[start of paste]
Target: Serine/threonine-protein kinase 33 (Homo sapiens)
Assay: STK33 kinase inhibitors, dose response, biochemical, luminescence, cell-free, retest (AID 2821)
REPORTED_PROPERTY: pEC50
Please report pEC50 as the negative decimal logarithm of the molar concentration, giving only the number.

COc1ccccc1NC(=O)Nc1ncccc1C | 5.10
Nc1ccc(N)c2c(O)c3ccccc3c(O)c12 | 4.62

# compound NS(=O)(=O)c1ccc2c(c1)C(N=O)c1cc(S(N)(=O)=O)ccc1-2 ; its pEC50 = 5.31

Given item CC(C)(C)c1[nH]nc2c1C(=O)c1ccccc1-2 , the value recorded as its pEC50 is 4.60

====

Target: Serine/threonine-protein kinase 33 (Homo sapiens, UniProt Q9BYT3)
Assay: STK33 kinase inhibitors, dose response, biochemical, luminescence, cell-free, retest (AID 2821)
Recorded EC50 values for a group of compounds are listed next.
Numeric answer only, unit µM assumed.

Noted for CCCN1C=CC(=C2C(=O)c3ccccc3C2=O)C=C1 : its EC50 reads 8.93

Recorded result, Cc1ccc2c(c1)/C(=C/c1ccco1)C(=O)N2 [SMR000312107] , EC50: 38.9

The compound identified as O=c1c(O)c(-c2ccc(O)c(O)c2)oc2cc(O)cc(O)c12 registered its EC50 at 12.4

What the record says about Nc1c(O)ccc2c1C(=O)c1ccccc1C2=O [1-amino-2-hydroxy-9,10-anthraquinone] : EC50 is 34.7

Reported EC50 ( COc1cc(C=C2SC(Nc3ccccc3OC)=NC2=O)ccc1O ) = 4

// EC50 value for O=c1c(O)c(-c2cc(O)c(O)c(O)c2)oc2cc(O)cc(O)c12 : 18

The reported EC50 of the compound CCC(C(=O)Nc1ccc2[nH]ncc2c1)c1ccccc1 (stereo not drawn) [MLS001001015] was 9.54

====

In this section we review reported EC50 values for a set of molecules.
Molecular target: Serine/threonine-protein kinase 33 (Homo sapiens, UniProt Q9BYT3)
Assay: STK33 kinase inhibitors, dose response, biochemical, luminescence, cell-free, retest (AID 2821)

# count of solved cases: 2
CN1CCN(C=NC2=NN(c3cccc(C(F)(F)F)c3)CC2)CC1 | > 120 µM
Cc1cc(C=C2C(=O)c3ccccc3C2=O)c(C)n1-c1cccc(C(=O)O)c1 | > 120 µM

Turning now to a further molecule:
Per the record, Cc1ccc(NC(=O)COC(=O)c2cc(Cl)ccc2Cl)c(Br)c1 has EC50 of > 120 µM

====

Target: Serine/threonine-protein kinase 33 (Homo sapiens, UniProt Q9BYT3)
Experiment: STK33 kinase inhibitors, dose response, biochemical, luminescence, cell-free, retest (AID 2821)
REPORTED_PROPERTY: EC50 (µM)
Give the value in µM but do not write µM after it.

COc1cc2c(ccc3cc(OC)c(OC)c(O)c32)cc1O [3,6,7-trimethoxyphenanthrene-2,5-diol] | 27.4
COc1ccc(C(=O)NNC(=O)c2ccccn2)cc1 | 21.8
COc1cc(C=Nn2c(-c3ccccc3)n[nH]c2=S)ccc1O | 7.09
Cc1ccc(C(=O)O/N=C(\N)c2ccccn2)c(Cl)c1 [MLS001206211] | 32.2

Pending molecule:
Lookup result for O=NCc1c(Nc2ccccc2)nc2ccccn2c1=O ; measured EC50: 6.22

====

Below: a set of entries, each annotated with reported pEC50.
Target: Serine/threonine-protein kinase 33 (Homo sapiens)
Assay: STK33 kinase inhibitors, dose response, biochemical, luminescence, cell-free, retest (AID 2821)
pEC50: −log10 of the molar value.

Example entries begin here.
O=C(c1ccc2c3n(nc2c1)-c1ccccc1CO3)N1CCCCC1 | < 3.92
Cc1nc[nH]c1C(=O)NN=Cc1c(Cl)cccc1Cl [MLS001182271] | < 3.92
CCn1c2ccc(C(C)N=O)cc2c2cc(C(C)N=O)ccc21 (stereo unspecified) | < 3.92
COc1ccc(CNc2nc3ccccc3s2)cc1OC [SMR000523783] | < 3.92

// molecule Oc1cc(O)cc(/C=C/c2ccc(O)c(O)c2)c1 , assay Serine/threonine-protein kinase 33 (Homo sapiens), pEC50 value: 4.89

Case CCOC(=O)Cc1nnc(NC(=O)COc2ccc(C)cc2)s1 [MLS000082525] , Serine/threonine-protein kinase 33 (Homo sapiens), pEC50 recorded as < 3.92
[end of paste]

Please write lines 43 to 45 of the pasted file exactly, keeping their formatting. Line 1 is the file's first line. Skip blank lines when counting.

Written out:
Target: Serine/threonine-protein kinase 33 (Homo sapiens)
Assay: STK33 kinase inhibitors, dose response, biochemical, luminescence, cell-free, retest (AID 2821)
pEC50: −log10 of the molar value.